For the generation and sending ARP responses, see:


Programming Requirements

Packet Dump

You must print out the following information as extracted from the incoming packet:

     ETHER:  ----- Ether Header -----
     ETHER:  Packet size : 210 bytes
     ETHER:  Destination : 08-00-20-01-3d-94   Type: Individual Global
     ETHER:  Source      : 08-00-69-01-5f-0e        Type: Individual Global
     ETHER:  Ethertype   : 0800 (IP) (Note: Here it prints either ARP, IP, or UNKNOWN)

     ARP:  ----- ARP/RARP Frame -----
     ARP:  Hardware type = 1
     ARP:  Protocol type = 0800 (IP)
     ARP:  Length of hardware address = 6 bytes
     ARP:  Length of protocol address = 4 bytes
     ARP:  Opcode 1 (ARP Request)
     ARP:  Sender's hardware address = 0:aa:0:a2:ec:fa
     ARP:  Sender's protocol address =, xinu101.cs.purdue.edu
     ARP:  Target hardware address = ?
     ARP:  Target protocol address =, helga.cs.purdue.edu

--------------- ASCII Dump - Hex ------------------------------------ ASCII Dump - ASCII -----------------------

In addition to providing the above report, add the logic that will enable the user to change the type of packets being filtered from IP to ARP to All. This should be done from the command line while the packet analyzer is running.

To generate ARP packets, try pinging a non-existing host (like This command triggers an ARP request because the local host does not have the hardware address of the non-existing host in the ARP cache.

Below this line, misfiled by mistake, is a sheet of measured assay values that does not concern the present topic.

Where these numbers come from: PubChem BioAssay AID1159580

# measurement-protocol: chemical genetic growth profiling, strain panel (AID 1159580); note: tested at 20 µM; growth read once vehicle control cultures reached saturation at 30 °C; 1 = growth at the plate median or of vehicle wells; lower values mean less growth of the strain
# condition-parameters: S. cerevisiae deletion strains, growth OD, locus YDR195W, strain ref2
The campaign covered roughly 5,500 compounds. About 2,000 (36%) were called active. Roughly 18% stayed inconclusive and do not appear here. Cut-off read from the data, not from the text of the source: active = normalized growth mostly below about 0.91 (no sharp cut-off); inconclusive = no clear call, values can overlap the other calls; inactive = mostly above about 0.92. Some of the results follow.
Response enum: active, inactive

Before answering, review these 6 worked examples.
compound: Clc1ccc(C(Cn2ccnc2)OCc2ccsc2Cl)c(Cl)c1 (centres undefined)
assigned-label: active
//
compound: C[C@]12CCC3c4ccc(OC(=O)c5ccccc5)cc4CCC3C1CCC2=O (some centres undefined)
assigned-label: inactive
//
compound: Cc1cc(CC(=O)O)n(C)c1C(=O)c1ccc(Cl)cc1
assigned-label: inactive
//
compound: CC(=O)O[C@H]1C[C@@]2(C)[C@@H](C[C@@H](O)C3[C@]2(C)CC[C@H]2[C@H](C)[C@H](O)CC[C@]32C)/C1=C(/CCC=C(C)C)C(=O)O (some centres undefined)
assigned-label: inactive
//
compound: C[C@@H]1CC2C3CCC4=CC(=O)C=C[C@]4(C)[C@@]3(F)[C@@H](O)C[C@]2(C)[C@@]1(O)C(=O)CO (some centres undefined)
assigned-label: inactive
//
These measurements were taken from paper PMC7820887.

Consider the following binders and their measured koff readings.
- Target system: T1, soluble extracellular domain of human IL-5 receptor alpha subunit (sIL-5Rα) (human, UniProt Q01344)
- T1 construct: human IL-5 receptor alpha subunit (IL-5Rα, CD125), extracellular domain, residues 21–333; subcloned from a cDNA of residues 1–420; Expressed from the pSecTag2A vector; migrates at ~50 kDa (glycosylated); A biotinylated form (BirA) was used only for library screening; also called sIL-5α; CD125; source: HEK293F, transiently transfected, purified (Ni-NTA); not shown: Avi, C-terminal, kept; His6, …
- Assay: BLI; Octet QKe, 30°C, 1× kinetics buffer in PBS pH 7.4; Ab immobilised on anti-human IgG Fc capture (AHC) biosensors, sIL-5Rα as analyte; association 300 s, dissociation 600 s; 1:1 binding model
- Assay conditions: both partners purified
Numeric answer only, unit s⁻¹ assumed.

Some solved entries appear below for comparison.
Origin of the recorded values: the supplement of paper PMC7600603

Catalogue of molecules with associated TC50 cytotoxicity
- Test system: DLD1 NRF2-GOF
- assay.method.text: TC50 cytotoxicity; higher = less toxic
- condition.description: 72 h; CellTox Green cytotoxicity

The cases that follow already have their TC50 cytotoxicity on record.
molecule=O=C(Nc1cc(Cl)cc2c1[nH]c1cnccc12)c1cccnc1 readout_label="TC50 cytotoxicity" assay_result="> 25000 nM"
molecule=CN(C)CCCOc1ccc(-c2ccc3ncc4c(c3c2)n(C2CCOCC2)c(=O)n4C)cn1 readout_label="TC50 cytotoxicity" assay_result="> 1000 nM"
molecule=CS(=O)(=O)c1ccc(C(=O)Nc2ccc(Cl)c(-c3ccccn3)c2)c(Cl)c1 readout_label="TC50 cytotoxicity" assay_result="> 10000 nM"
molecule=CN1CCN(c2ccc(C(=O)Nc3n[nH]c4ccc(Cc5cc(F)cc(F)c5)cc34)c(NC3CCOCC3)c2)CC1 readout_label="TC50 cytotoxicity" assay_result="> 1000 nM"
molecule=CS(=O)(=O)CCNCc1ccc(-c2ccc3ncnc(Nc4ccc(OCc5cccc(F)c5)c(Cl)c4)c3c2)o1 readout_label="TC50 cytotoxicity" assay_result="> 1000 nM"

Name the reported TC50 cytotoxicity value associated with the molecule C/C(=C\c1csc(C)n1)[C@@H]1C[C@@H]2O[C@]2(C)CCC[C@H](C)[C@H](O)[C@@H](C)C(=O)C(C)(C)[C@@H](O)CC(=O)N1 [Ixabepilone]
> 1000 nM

On your workstation type:



Project Requirements Summary:

  1. Acquire the packet buffer and parse and label:
    1. Layer 2 (Ethernet) - Done in the first lab.
    2. Layer 3 (IP) - Done in the second lab.
    3. Layer 3 (ARP)
      1. Hardware Address Type
      2. Protocol Address Type
      3. Hardware Address Length
      4. Protocol Address Length
      5. Operation
      6. Hardware Address of Sender
      7. Protocol Address of Sender
      8. Hardware Address of Target
      9. Protocol Address of Target
  2. Hex Dump Packet.
  3. Create a local ARP cache.
    1. Display ARP Cache contents
    2. Clear ARP Cache contents
    3. ARP cache must be limited to four addresses. Apply the cache aging rules.
  4. Upon receiving an ARP request for your computer.
    1. Update your ARP cache
    2. Upon receiving a targeted ARP request, create the appropriate ARP response
    3. Send the ARP response to the requesting computer